Book Whisperer: Chapter 4

I had so many "a-ha!" moments and connections with this chapter, it was impossible to keep track of them all. :-)

I will be entering my 10th year of teaching in August. 10 years of Reader's Workshop. 10 Years of trying to convince children to love reading as much as I do. 10 years of waiting for Donalyn Miller to write a book so I can stop banging my head against a wall. :-) Seriously.

My students have always enjoyed listening to me read. I purposefully choose books I know will be exciting, suspenseful, thought-provoking or funny. I still have plenty of kids each year who "pretend-read,"sleep or misbehave their way through our Reader's Workshop. I think I definitely discovered part of my problem this week: leveled readers.

I'm sure this will cause a few gasps and hopefully a good debate too, but I don't think I'm going to be quite as strict about the kids reading books on their level. (Can you hear the doom and gloom that goes along with that phrase??) I want them to use strategies (5 finger rule, read the first chapter, etc.) to determine if a book is just right for them or not. I don't want their identity as a reader to be all wrapped up in a letter from the alphabet. If they are using their strategies and I am holding them accountable by conferencing with them consistently, then they should be sticking fairly close to their level in their book choices anyway.

I also want to have more meaningful discussions about genre. We have our 9 weeks laid out in a curriculum map already. Do you know how much time we have for genre? One week, cupcakes. I'm thinking I'm going to have to find extra ways to talk about genre - don't you agree?

I found myself nodding my head in agreement when Donalyn mentioned readers who choose "low-brow" texts at first (Captain Underpants, anyone? Goosebumps?). I will admit it. I am a book snob. I am also a hypocrite. I go home and read the very James Patterson thrillers she mentioned!!!! HA! So, guess what else I'm going to do? You got it - add a Captain Underpants and Goosebumps basket to my library. I have to meet those readers somewhere, right?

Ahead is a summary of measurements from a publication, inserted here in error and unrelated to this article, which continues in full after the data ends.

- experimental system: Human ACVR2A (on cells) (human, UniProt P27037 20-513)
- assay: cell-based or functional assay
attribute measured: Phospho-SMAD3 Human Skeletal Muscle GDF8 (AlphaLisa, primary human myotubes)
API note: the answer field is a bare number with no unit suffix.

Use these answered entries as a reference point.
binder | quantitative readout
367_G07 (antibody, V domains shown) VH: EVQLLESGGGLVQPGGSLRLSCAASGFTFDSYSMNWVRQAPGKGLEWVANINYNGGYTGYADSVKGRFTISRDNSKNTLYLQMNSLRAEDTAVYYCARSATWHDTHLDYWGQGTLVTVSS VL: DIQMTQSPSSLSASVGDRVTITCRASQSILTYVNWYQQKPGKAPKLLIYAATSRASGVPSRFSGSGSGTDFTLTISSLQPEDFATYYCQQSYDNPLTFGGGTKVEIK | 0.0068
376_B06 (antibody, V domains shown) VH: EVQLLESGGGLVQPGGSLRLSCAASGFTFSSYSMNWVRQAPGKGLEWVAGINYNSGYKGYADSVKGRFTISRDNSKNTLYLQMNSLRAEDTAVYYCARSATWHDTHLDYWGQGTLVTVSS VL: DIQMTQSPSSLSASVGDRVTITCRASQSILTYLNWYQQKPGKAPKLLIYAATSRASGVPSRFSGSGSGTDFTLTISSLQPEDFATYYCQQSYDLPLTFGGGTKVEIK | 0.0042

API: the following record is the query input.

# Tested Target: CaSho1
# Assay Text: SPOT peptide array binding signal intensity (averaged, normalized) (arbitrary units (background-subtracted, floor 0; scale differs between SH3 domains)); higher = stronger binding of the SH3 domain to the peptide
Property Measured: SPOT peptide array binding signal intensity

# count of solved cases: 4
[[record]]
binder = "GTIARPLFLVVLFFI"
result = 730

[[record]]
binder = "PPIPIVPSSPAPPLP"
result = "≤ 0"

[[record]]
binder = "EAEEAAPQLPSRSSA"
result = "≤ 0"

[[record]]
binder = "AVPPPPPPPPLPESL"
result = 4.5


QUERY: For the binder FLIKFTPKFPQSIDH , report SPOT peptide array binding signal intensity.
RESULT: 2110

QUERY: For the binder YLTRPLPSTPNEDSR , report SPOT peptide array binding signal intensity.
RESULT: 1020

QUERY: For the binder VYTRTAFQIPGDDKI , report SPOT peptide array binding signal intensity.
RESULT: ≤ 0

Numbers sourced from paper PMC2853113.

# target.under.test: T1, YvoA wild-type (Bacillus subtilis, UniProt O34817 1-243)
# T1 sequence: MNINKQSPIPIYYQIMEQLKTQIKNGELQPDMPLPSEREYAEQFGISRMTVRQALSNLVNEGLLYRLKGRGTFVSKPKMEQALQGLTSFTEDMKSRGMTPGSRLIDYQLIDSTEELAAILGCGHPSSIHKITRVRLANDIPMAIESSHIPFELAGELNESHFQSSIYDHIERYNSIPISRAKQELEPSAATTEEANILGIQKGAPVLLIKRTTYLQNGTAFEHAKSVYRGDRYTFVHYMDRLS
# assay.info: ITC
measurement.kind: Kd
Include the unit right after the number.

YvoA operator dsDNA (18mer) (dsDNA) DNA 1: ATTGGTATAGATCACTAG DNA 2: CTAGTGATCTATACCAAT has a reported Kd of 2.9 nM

What are your thoughts? I'm really interested to hear about how you feel about leveled readers in regards to the freedom our kids need to choose their books. How long do you spend teaching genre initially? Do you have any suggestions as to how I can stretch it out without taking away from the other standards I need to teach? I love that I have a new community of teacher peeps I can come to!

PS - Don't forget to enter!


  1. Hi Friend! I, too, am a book snob. But, being in the media center, I've had to sorta change my ways. Let this quote from Maya Angelou sink in, "Any book that helps a child to form a habit of reading, to make reading one of his deep and continuing needs, is good for him." - and I promise that you will feel better (much, much better) about putting Captain Underpants in a kid's hands. :)

  2. I plan to use leveled readers with my guided groups only. While the remaining students will IDR with their chosen books from the library. I usually teacher genre as a word of the day, which lasts for 2 weeks and then we play a search find game using their basal. I am going to still do this, but am also going to try to introduce them to genre this year using the read aloud as charting them as we go. So do you use the basal? My school uses Treasure, which includes a Read Aloud, + 2 stories to help teach the skill.

  3. @Angie - So true!! I'm glad I'm not the only book snob! :-)

    @Mrs. Shepherd - We do not use a basal. Our school has been strictly Reader's Workshop for the last 10 years. I like your idea of only using leveled readers during guided reading. I also think that through more frequent reading conferences, I'll be able to help my kiddos make sure they aren't reading books that are too hard OR too easy.

  4. Libraries are a great leveling tool; everyone can access plenty of books and reading material, free of charge. Kids Reading Program Reviews Parents that take an interest in reading activities at home create positive influences with their children when it comes to reading achievement, language comprehension and expressive language skills.